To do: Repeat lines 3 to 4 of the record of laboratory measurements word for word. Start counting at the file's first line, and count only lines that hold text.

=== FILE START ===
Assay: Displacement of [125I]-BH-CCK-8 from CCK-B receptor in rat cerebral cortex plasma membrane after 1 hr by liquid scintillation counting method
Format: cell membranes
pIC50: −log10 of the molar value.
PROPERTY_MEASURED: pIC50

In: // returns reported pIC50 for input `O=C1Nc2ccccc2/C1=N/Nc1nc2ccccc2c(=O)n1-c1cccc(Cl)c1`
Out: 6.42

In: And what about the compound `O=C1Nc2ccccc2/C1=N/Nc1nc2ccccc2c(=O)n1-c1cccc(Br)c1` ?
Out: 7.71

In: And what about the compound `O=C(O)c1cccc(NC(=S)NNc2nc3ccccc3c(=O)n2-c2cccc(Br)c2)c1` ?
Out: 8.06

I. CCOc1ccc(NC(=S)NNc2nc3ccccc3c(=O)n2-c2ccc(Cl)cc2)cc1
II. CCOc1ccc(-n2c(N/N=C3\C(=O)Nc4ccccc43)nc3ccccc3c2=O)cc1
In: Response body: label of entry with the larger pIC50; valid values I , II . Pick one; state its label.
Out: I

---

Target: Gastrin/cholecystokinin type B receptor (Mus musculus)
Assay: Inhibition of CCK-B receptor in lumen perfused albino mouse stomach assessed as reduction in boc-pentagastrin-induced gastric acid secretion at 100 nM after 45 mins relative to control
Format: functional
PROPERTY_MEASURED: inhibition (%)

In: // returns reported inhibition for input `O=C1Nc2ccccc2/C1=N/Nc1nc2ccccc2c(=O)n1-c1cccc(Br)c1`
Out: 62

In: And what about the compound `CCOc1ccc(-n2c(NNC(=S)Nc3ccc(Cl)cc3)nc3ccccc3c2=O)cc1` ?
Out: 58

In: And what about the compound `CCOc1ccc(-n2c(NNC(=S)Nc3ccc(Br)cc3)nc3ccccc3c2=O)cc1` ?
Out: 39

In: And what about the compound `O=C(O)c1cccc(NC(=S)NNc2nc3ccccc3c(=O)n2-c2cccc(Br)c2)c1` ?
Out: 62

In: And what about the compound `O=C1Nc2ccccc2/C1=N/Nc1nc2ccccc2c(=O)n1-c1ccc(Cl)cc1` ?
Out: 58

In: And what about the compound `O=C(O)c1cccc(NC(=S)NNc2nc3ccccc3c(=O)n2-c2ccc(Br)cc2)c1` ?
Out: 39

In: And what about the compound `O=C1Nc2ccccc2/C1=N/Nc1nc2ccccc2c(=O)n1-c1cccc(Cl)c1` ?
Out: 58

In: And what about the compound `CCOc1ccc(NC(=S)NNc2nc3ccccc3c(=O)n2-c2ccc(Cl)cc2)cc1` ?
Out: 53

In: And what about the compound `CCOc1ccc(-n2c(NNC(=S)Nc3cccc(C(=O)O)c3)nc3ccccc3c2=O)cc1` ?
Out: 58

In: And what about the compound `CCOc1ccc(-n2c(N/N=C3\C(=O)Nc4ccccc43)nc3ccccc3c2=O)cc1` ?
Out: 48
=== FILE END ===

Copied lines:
pIC50: −log10 of the molar value.
PROPERTY_MEASURED: pIC50